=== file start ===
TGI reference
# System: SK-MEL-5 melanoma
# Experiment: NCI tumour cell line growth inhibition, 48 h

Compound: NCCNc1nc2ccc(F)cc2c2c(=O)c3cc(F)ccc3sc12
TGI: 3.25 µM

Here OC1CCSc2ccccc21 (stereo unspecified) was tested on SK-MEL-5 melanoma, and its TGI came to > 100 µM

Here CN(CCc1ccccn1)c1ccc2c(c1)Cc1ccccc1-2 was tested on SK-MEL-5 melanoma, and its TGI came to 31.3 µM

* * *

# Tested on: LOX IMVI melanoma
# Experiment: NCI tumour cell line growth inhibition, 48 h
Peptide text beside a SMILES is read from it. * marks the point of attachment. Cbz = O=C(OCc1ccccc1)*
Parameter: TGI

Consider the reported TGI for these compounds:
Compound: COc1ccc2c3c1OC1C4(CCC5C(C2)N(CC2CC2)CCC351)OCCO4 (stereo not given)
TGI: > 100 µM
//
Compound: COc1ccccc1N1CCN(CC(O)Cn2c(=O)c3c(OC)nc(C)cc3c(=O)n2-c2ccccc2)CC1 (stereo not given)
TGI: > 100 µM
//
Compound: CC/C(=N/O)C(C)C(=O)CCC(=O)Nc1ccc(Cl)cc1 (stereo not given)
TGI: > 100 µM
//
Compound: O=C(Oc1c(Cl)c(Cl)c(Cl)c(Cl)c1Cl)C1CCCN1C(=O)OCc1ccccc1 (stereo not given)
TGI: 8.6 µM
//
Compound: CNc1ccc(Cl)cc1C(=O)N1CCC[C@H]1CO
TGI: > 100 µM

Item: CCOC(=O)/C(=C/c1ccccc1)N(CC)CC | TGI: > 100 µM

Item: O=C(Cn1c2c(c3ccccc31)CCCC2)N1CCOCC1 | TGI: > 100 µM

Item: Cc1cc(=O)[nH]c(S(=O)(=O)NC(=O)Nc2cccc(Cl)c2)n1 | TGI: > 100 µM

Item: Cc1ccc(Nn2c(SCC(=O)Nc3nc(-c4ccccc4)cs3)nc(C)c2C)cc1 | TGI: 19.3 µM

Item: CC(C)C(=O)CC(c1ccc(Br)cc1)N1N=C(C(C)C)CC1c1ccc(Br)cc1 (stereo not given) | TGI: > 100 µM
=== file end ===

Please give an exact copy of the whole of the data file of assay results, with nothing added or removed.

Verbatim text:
TGI reference
# System: SK-MEL-5 melanoma
# Experiment: NCI tumour cell line growth inhibition, 48 h

Compound: NCCNc1nc2ccc(F)cc2c2c(=O)c3cc(F)ccc3sc12
TGI: 3.25 µM

Here OC1CCSc2ccccc21 (stereo unspecified) was tested on SK-MEL-5 melanoma, and its TGI came to > 100 µM

Here CN(CCc1ccccn1)c1ccc2c(c1)Cc1ccccc1-2 was tested on SK-MEL-5 melanoma, and its TGI came to 31.3 µM

* * *

# Tested on: LOX IMVI melanoma
# Experiment: NCI tumour cell line growth inhibition, 48 h
Peptide text beside a SMILES is read from it. * marks the point of attachment. Cbz = O=C(OCc1ccccc1)*
Parameter: TGI

Consider the reported TGI for these compounds:
Compound: COc1ccc2c3c1OC1C4(CCC5C(C2)N(CC2CC2)CCC351)OCCO4 (stereo not given)
TGI: > 100 µM
//
Compound: COc1ccccc1N1CCN(CC(O)Cn2c(=O)c3c(OC)nc(C)cc3c(=O)n2-c2ccccc2)CC1 (stereo not given)
TGI: > 100 µM
//
Compound: CC/C(=N/O)C(C)C(=O)CCC(=O)Nc1ccc(Cl)cc1 (stereo not given)
TGI: > 100 µM
//
Compound: O=C(Oc1c(Cl)c(Cl)c(Cl)c(Cl)c1Cl)C1CCCN1C(=O)OCc1ccccc1 (stereo not given)
TGI: 8.6 µM
//
Compound: CNc1ccc(Cl)cc1C(=O)N1CCC[C@H]1CO
TGI: > 100 µM

Item: CCOC(=O)/C(=C/c1ccccc1)N(CC)CC | TGI: > 100 µM

Item: O=C(Cn1c2c(c3ccccc31)CCCC2)N1CCOCC1 | TGI: > 100 µM

Item: Cc1cc(=O)[nH]c(S(=O)(=O)NC(=O)Nc2cccc(Cl)c2)n1 | TGI: > 100 µM

Item: Cc1ccc(Nn2c(SCC(=O)Nc3nc(-c4ccccc4)cs3)nc(C)c2C)cc1 | TGI: 19.3 µM

Item: CC(C)C(=O)CC(c1ccc(Br)cc1)N1N=C(C(C)C)CC1c1ccc(Br)cc1 (stereo not given) | TGI: > 100 µM